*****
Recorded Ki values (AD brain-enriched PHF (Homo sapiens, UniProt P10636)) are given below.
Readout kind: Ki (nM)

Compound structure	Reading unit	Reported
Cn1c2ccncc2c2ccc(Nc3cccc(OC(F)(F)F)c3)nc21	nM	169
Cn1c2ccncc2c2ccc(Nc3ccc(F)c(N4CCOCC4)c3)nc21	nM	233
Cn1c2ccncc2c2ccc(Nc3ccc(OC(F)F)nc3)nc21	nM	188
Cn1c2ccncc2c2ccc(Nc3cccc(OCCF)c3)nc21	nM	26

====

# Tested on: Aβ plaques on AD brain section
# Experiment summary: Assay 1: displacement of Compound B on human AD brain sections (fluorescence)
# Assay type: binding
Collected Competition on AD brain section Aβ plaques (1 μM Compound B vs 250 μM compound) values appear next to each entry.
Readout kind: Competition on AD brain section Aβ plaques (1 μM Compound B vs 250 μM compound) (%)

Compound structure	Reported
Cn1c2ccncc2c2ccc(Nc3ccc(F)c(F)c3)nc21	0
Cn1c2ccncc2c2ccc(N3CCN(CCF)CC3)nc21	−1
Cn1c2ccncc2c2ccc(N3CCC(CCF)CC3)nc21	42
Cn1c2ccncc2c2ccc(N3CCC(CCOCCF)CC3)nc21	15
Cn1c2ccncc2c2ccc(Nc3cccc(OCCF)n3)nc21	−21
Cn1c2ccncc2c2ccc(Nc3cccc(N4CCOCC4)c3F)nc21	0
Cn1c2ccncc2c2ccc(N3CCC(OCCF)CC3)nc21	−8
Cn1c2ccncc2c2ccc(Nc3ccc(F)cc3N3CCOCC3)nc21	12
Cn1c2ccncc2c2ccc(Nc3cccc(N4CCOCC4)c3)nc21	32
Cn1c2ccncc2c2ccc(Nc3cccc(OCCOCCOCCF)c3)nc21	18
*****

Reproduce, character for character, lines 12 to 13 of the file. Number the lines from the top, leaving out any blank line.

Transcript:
Collected Competition on AD brain section Aβ plaques (1 μM Compound B vs 250 μM compound) values appear next to each entry.
Readout kind: Competition on AD brain section Aβ plaques (1 μM Compound B vs 250 μM compound) (%)